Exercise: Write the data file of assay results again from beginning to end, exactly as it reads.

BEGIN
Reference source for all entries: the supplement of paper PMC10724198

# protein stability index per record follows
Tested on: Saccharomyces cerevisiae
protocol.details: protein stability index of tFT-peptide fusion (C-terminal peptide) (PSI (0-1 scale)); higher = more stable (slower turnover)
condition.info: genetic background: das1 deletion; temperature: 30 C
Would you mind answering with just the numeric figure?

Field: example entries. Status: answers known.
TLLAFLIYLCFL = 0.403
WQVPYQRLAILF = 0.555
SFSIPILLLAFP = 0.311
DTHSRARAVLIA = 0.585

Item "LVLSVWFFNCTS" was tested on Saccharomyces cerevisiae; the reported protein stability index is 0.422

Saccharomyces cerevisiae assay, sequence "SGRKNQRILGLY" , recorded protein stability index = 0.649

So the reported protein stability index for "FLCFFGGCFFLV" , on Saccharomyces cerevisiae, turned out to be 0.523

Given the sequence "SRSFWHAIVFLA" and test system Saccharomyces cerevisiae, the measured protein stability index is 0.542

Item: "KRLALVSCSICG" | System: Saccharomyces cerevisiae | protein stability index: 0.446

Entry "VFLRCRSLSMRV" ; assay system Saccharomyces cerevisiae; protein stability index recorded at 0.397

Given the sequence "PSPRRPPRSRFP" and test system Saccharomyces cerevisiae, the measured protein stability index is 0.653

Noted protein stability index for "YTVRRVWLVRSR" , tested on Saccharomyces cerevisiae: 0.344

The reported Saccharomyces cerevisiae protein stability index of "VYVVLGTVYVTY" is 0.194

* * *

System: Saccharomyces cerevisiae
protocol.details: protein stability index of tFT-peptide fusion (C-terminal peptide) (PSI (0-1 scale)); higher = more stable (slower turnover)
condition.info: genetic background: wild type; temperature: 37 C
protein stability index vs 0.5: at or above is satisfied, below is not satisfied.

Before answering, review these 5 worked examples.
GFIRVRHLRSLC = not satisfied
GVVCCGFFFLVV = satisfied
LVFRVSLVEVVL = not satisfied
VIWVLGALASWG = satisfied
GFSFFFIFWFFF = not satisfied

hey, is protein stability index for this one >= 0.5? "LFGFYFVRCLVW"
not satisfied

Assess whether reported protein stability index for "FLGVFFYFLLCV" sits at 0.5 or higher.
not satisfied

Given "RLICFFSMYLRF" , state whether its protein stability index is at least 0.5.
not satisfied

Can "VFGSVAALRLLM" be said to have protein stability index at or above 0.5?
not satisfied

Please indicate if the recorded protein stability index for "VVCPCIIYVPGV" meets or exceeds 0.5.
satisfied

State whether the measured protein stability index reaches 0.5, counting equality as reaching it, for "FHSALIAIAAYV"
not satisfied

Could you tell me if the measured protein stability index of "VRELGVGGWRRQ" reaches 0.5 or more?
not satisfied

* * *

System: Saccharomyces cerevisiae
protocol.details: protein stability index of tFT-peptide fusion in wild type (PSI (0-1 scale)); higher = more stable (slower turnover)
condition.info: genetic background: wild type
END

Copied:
Reference source for all entries: the supplement of paper PMC10724198

# protein stability index per record follows
Tested on: Saccharomyces cerevisiae
protocol.details: protein stability index of tFT-peptide fusion (C-terminal peptide) (PSI (0-1 scale)); higher = more stable (slower turnover)
condition.info: genetic background: das1 deletion; temperature: 30 C
Would you mind answering with just the numeric figure?

Field: example entries. Status: answers known.
TLLAFLIYLCFL = 0.403
WQVPYQRLAILF = 0.555
SFSIPILLLAFP = 0.311
DTHSRARAVLIA = 0.585

Item "LVLSVWFFNCTS" was tested on Saccharomyces cerevisiae; the reported protein stability index is 0.422

Saccharomyces cerevisiae assay, sequence "SGRKNQRILGLY" , recorded protein stability index = 0.649

So the reported protein stability index for "FLCFFGGCFFLV" , on Saccharomyces cerevisiae, turned out to be 0.523

Given the sequence "SRSFWHAIVFLA" and test system Saccharomyces cerevisiae, the measured protein stability index is 0.542

Item: "KRLALVSCSICG" | System: Saccharomyces cerevisiae | protein stability index: 0.446

Entry "VFLRCRSLSMRV" ; assay system Saccharomyces cerevisiae; protein stability index recorded at 0.397

Given the sequence "PSPRRPPRSRFP" and test system Saccharomyces cerevisiae, the measured protein stability index is 0.653

Noted protein stability index for "YTVRRVWLVRSR" , tested on Saccharomyces cerevisiae: 0.344

The reported Saccharomyces cerevisiae protein stability index of "VYVVLGTVYVTY" is 0.194

* * *

System: Saccharomyces cerevisiae
protocol.details: protein stability index of tFT-peptide fusion (C-terminal peptide) (PSI (0-1 scale)); higher = more stable (slower turnover)
condition.info: genetic background: wild type; temperature: 37 C
protein stability index vs 0.5: at or above is satisfied, below is not satisfied.

Before answering, review these 5 worked examples.
GFIRVRHLRSLC = not satisfied
GVVCCGFFFLVV = satisfied
LVFRVSLVEVVL = not satisfied
VIWVLGALASWG = satisfied
GFSFFFIFWFFF = not satisfied

hey, is protein stability index for this one >= 0.5? "LFGFYFVRCLVW"
not satisfied

Assess whether reported protein stability index for "FLGVFFYFLLCV" sits at 0.5 or higher.
not satisfied

Given "RLICFFSMYLRF" , state whether its protein stability index is at least 0.5.
not satisfied

Can "VFGSVAALRLLM" be said to have protein stability index at or above 0.5?
not satisfied

Please indicate if the recorded protein stability index for "VVCPCIIYVPGV" meets or exceeds 0.5.
satisfied

State whether the measured protein stability index reaches 0.5, counting equality as reaching it, for "FHSALIAIAAYV"
not satisfied

Could you tell me if the measured protein stability index of "VRELGVGGWRRQ" reaches 0.5 or more?
not satisfied

* * *

System: Saccharomyces cerevisiae
protocol.details: protein stability index of tFT-peptide fusion in wild type (PSI (0-1 scale)); higher = more stable (slower turnover)
condition.info: genetic background: wild type